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Oculus VR picks up Google Glass engineer

Oculus VR picks up Google Glass engineer

The Oculus Rift still does not have a release date for its consumer version but it has proved a hit with developers so far.

Google Glass lead electrical engineer Adrian Wong has been snapped up by Oculus VR.

Wong will be working on the Oculus Rift as an engineer and will be involved in ‘Building the Metaverse’ according to his LinkedIn profile. This is most likely a reference to the virtual reality MMO that Oculus VR was talking about earlier this month.

His previous position at Google is listed as ‘Professional Daydreamer’ and he was with the company for three and a half years working on both the explorer and consumer versions of Google Glass .

The Oculus team has been attracting a lot of development talent in recent months. Following on from legendary developer John Carmack joining the company as its chief technology officer last August, several other experienced Id Software developers have followed to join the team and earlier this month, former art director and founding member of 343 Industries, Kenneth Scott joined Oculus VR as its art director.

Oculus VR has also acquired some team members from Valve with studio veterans Aaron Nicholls and Michael Abrash joining to work under Atman Binstock, Valve’s former lead engineer on its own virtual reality project.

A release date for the consumer version of the Oculus Rift has still not been announced, although an upgraded version of the developer’s kit is expected to ship in July. The Google Glass project is also in a similar position and is currently in an open beta stage with US citizens able to sign up to to try it out with a full release expected later this year.

Earlier this year, Facebook surprised the gaming press by putting down $2bn to buy Oculus VR. The virtual reality device drew the attention of Facebook chief executive Mark Zuckerberg because he sees the potential in it for becoming a communication device. Despite this, Zuckerberg was careful to emphasise that they have no intention of taking the device away from its intended gaming application.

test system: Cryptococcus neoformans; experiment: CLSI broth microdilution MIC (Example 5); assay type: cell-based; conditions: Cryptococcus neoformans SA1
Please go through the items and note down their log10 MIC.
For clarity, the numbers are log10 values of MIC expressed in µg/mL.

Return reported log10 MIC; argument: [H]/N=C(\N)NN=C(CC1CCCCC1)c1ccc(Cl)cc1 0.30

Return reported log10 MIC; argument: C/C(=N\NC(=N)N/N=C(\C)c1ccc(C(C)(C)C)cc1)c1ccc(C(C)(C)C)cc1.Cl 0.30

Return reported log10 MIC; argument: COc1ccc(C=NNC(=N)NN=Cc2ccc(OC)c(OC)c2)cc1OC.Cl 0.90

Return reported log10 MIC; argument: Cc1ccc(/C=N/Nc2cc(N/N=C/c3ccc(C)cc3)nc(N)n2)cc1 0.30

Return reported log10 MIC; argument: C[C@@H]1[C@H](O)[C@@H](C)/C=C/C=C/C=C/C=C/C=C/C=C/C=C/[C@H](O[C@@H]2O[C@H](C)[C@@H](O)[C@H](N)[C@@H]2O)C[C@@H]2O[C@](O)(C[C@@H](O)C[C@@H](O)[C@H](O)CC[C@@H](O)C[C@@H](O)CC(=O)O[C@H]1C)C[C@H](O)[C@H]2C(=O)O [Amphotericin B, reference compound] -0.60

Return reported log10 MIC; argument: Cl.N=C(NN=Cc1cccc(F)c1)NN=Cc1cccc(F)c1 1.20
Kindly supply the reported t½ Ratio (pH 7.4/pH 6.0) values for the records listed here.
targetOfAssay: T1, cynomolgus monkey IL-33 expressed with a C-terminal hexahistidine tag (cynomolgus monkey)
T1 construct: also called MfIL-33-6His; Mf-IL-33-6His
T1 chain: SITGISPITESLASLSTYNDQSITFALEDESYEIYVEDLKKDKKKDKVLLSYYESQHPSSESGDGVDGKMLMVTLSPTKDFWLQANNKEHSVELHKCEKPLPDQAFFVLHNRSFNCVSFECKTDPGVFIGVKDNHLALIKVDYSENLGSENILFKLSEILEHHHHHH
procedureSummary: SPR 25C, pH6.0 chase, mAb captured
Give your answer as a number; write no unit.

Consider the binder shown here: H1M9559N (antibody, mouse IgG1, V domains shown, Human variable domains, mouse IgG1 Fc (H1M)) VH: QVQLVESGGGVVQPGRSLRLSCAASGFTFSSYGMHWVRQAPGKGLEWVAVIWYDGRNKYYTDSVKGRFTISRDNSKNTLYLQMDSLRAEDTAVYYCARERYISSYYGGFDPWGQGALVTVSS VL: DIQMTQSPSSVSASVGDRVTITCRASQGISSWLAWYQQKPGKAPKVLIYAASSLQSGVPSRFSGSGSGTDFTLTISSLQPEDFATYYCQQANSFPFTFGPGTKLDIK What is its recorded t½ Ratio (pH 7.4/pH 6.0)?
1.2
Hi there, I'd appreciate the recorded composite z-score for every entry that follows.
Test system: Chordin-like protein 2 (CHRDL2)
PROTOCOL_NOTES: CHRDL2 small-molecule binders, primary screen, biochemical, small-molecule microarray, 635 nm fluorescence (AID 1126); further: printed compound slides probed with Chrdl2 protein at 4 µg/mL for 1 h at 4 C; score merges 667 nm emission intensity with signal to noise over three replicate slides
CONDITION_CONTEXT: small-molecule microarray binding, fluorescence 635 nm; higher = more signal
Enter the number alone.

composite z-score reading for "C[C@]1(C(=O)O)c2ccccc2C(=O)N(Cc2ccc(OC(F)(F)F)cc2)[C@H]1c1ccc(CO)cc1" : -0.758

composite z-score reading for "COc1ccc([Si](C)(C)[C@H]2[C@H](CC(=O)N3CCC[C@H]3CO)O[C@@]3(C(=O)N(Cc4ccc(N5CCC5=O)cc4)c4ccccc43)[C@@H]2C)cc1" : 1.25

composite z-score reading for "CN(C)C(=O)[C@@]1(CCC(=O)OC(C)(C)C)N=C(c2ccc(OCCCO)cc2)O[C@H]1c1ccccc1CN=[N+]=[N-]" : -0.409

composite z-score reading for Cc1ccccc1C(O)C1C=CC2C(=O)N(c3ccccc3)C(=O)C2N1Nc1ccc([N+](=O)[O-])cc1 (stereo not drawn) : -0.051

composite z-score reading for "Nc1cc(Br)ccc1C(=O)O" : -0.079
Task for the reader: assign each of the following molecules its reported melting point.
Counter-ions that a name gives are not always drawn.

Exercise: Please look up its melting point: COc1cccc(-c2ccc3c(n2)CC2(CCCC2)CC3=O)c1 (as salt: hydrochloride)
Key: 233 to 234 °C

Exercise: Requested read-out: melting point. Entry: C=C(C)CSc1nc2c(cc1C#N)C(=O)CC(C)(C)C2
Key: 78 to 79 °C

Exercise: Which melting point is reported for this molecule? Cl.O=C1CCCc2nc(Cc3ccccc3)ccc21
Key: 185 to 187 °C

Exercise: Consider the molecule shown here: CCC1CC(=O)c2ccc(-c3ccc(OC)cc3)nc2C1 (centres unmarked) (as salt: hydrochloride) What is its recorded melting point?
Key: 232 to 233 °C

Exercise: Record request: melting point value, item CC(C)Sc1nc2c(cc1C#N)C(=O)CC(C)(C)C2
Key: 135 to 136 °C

6 Comments

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Corky42 19th May 2014, 11:53 Quote
With the amount of talent they have on-board now it would take a major screw up for the Oculus Rift not to be a success story.
schmidtbag 19th May 2014, 15:55 Quote
Quote:
Originally Posted by Corky42
With the amount of talent they have on-board now it would take a major screw up for the Oculus Rift not to be a success story.

The talent, the basically infinite money going into it, and the very high interest in consumers basically ensures it will be a successful product. I don't see any stopping it at this point.
rainbowbridge 19th May 2014, 15:57 Quote
Well I know the Cisco video conference team are working with one because when I sold my one on eBay in late march it was snapped up by Cisco Systems Technology VC department.

Got good feedback for it too :-)
dstarr3 19th May 2014, 20:23 Quote
I was nervous when Facebook bought this however long ago, but I guess it's Facebook's money that's paying all the talents' salaries now, so... good on them!
brave758 21st May 2014, 13:39 Quote
I'm thinking the England team.... over paid prima donna's who can't string any passes together.....
schmidtbag 21st May 2014, 15:57 Quote
Quote:
Originally Posted by dstarr3
I was nervous when Facebook bought this however long ago, but I guess it's Facebook's money that's paying all the talents' salaries now, so... good on them!

Well as stated before, Facebook made it very clear they are going to continue to pursue the gaming goal of the Rift. Besides, as long as technology for the Rift doesn't get taken away and as long as the price remains reasonable, what's really stopping people from using it as a gaming device anyway? Facebook has yet to show any signs of ruining it as a product. Remember, in the end, it's really just a fancy monitor you wear on your head with some motion tracking sensors.

I think kinect is another good example of this, except sort of a reverse scenario - MS wanted it strictly for Xbox gaming, but people managed to create their own drivers and use it for non-gaming purposes in relatively very little time. Considering the Rift has a much greater hype than Kinect, there is absolutely no stopping the community from hacking the Rift to do what they want - facebook has no power over what consumers will do to the Rift.
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